In order to make your website accessible you’re going to want to design it in a way that so that it will load quickly for everyone. No one wants to stare at a loading screen for hours when they could be browsing your amazing website right? Here are a few tips to make your web pages load faster when designing your website.
The speed at which a user downloads a web page from the internet has mostly to do with their internet speed. Yet sometimes you will notice that a web page downloads quickly one day and suddenly much slower another day. What gives? The most likely culprit is the server that page is coming from. If thousands of other people across the internet are requesting that same page at the same time, the server can be overwhelmed and respond much slower than usual. Just like when your computer acts slower when you’re running too many programs at once, a server can act slower when it’s sending out a web page to too many people at once. Not to mention that most servers are not direct, meaning that the main server will send that web page to several additional servers that will bounce the page from server to server until it reaches you. If any one of these servers is receiving too much traffic, then that web page is moving at rush hour speed.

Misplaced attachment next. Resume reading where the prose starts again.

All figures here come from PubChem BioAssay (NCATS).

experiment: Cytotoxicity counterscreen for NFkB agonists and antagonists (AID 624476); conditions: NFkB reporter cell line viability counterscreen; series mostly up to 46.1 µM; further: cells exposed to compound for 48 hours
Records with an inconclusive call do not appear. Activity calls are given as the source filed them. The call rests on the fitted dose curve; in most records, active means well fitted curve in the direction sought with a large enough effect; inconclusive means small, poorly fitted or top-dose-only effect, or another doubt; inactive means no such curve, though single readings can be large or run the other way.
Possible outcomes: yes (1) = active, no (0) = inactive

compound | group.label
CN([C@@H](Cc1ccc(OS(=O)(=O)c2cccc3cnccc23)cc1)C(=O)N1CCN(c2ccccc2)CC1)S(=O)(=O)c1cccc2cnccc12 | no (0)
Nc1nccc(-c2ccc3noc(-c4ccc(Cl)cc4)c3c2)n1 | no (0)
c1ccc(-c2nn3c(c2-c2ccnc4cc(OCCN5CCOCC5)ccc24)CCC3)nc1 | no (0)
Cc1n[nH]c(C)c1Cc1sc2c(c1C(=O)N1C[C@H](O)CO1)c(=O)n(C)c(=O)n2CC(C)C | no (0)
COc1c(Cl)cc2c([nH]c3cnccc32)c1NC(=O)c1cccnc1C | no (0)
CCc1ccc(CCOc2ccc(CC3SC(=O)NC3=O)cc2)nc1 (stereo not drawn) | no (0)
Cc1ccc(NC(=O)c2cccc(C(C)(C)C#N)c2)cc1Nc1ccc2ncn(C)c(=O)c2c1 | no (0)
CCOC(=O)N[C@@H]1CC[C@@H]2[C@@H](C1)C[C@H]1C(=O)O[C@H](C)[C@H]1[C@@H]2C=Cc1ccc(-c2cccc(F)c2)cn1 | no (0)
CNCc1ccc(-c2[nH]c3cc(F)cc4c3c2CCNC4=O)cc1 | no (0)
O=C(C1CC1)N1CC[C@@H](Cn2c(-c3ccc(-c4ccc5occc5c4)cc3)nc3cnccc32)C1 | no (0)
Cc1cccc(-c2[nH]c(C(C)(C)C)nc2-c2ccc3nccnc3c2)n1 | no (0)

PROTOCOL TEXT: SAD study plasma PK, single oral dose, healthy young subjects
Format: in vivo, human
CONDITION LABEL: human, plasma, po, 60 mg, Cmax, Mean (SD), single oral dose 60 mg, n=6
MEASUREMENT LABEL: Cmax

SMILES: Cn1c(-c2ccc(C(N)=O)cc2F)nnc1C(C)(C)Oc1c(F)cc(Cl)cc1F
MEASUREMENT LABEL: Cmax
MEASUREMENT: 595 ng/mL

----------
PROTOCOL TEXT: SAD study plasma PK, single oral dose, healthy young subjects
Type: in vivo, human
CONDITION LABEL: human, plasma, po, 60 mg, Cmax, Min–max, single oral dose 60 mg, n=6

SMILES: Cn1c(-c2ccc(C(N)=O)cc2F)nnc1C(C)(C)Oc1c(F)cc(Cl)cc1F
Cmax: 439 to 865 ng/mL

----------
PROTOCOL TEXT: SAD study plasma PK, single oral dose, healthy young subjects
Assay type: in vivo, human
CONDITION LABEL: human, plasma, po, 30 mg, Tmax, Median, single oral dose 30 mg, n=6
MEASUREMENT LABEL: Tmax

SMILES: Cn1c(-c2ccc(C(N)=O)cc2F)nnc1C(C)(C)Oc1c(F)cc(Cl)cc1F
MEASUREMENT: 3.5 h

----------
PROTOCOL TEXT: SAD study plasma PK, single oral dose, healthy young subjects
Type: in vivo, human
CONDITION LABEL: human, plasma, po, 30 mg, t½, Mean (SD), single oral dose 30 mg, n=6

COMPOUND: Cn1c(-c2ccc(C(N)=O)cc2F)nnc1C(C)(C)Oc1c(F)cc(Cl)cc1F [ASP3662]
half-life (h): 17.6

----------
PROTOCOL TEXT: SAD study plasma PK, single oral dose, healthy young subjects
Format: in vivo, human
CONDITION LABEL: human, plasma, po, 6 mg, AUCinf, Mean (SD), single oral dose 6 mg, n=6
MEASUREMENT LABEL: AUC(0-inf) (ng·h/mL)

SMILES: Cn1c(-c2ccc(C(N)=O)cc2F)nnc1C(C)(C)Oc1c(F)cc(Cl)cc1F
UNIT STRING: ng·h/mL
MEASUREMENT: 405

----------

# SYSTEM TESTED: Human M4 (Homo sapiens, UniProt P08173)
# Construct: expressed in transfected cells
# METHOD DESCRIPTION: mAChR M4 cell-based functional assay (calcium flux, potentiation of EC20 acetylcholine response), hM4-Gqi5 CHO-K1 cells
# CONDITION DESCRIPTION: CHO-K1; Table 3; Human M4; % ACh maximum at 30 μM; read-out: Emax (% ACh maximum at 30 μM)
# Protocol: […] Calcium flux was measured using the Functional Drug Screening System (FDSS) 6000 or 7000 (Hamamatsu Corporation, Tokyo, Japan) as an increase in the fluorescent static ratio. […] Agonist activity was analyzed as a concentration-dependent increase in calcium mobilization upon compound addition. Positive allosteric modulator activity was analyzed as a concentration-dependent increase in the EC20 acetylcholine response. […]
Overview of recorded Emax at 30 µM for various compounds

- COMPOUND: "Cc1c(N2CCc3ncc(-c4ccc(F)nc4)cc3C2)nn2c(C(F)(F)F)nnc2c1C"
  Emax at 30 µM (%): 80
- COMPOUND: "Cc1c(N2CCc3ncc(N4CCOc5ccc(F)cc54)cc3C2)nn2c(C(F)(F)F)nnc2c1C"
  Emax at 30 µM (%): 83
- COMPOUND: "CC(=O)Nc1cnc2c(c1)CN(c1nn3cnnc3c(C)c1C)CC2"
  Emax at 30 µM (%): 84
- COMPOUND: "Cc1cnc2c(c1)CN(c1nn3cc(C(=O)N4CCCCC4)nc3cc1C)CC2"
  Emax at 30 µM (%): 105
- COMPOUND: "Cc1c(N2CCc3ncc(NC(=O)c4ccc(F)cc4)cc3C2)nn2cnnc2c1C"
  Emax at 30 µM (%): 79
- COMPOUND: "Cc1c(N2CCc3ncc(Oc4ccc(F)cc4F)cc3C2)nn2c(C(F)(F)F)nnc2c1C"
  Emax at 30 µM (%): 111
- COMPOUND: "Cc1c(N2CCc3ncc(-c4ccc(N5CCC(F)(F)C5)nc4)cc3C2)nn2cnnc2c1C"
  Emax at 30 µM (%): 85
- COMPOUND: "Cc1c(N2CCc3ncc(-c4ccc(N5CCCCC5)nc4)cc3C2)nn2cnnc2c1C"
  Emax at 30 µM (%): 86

Getting the right server for your site that can handle a lot of internet traffic is important, but it’s what’s underneath your site that can really make a difference. The code of a site, when done properly, can make a huge difference when it comes to loading any given web page. Cluttering a page with pictures versus text can take much longer to load. The bigger the picture, the longer it will take to load the page. Other types of media such as videos, ads, or comment sections can all factor in to longer load times as well. Obviously you don’t want your web pages to be exclusively text because well, that’s just boring, but the trick is to use the other types of media sparingly and efficiently.
Besides writing smart code and choosing the right server to host your website, there is little more you can do to make sure your web pages load quicker. Obviously test out your site on multiple web browsers or operating systems to make sure it plays nice on all of them, but this (should be) a given. The actual download speed of one’s internet connection won’t make much of a difference if certain pages load faster than others. If this happens, your best bet is to just close the window and try again in an hour.
Are you waiting forever to load a web page? Let us know what other suggestions you have to improve load times in the comments down below!